A multidisciplinary data buoy platform manufactured by Ocean Scientific International Ltd (OSIL) has been installed in Dublin Bay as part of the PREDICT multidisciplinary project.
This project will provide a coordinated program of coastal ocean observations that will be used to validate, calibrate and extract as much information as possible from satellite earth observation data as an experimental proof of concept.
The aim is to generate AI models that can be used to predict environmental change in a range of environments.
The 1.9m OSIL Fulmar buoy is recording and transmitting a variety of environmental parameters including salinity, temperature, pH, partial pressure of CO2, turbidity, dissolved oxygen and chlorophyll, in addition to a full suite of meteorological measurements.
Data from the buoy is relayed via GSM, with an Iridium satellite Short Burst Data back-up. The data is immediately available to the public via a web portal, and data from all sources will soon be publicly available on the easy to use PREDICT Data Portal. The environmental data is catalogued, mapped & displayed in an interactive web environment, facilitating collaboration and partnership planning.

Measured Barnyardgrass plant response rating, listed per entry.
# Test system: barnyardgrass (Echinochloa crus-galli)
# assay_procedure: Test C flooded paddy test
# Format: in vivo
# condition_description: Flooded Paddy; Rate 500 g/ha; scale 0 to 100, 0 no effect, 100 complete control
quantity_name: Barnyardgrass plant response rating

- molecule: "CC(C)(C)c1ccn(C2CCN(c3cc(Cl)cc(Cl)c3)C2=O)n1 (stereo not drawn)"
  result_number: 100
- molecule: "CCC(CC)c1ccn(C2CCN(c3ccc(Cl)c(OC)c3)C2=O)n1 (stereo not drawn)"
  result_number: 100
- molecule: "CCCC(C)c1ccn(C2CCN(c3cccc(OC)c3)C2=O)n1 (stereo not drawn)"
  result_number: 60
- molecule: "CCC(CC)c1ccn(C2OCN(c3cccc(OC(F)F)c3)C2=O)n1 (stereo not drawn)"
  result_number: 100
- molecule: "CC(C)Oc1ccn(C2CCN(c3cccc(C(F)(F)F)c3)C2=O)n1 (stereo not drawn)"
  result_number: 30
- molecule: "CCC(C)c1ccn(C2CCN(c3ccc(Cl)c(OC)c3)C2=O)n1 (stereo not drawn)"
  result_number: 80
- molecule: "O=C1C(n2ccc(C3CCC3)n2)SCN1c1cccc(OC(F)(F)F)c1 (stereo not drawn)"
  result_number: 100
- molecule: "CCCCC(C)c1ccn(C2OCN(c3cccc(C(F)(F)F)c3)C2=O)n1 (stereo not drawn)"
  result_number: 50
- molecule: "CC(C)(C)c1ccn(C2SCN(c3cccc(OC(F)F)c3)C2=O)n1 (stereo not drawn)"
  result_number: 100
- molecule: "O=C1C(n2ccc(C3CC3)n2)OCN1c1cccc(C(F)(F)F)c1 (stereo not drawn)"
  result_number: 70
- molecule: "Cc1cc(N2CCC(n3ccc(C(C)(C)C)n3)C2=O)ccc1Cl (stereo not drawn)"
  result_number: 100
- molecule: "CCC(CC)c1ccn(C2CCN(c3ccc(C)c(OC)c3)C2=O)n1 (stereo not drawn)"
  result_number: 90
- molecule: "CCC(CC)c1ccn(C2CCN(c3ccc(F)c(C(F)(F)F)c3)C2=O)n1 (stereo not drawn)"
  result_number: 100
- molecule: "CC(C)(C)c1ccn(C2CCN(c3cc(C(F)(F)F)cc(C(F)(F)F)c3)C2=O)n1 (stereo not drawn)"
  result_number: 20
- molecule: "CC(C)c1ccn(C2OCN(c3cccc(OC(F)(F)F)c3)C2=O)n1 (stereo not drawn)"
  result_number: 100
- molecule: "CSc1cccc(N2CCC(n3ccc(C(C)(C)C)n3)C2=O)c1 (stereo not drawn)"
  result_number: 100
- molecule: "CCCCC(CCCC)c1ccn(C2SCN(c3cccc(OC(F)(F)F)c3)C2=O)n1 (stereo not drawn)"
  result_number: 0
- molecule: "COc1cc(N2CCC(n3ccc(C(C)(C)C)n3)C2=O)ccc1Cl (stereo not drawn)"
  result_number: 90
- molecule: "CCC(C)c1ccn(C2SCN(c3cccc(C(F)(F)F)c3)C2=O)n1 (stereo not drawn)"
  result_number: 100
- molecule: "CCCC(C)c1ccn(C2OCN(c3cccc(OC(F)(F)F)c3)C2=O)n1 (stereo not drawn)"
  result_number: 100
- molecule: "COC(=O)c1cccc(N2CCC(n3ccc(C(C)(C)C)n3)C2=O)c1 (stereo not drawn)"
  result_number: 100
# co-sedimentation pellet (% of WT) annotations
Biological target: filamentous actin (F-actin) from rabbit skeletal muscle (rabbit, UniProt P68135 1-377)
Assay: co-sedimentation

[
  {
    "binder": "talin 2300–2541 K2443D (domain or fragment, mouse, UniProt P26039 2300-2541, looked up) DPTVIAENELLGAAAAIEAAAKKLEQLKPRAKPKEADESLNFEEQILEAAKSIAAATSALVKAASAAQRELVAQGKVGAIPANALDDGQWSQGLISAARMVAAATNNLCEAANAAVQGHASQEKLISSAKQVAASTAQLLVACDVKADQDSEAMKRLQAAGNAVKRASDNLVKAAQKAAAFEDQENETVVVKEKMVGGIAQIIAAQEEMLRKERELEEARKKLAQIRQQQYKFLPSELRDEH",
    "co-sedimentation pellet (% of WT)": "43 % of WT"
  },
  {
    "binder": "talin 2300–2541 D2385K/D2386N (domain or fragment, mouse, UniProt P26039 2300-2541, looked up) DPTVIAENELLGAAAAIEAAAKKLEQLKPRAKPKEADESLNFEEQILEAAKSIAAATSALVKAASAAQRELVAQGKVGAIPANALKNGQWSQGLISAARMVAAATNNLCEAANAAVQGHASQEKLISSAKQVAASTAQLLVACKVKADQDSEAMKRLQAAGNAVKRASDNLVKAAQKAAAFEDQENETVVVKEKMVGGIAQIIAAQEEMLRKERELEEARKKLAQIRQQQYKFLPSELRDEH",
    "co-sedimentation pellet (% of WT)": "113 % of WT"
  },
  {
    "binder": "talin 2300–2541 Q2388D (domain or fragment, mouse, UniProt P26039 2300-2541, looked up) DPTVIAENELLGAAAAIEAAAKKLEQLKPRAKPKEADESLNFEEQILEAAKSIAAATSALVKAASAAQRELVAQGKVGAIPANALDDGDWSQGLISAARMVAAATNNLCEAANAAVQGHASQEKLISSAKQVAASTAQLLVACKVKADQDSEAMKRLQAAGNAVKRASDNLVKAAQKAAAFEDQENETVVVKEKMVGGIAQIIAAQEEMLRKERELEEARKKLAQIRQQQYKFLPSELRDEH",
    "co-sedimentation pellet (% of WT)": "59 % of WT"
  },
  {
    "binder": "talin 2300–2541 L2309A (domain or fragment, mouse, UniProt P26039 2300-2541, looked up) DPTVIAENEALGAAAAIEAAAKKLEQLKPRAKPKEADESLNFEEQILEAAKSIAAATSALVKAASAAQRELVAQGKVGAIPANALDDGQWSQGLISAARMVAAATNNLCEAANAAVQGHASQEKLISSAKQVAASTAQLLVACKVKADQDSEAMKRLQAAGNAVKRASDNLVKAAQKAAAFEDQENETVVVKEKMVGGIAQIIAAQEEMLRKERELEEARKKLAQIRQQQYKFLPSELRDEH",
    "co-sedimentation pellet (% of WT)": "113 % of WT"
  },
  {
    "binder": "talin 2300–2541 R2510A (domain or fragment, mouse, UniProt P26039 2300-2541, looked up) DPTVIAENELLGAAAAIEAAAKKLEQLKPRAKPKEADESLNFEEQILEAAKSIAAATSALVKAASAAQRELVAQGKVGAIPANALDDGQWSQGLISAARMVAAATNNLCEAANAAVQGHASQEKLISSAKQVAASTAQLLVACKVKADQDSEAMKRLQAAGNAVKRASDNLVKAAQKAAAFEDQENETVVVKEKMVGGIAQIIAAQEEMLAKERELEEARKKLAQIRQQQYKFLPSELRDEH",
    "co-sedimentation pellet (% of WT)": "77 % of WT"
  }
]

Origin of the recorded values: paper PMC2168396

The intention is to predict and assess coastal vulnerability by systematic and sustained monitoring of physical, chemical and biological processes occurring in coastal zones, by integrating mathematical modelling, remote and in-situ sensing, physical and chemical oceanography and seabed mapping from various sources including the Dublin Bay buoy.
These models will then contribute to future planning in a diversity of areas such as coastal mapping, flooding prediction, marine habitats and fisheries, climate change, environmental protection and policy.
The scheme has been funded by Science Foundation of Ireland (SFI), the Geological Survey of Ireland and the Marine Institute (MI). The project is coordinated in Dublin City University (DCU) with Principal Investigators in Maynooth University (MU), University College Cork (UCC) and the GSI.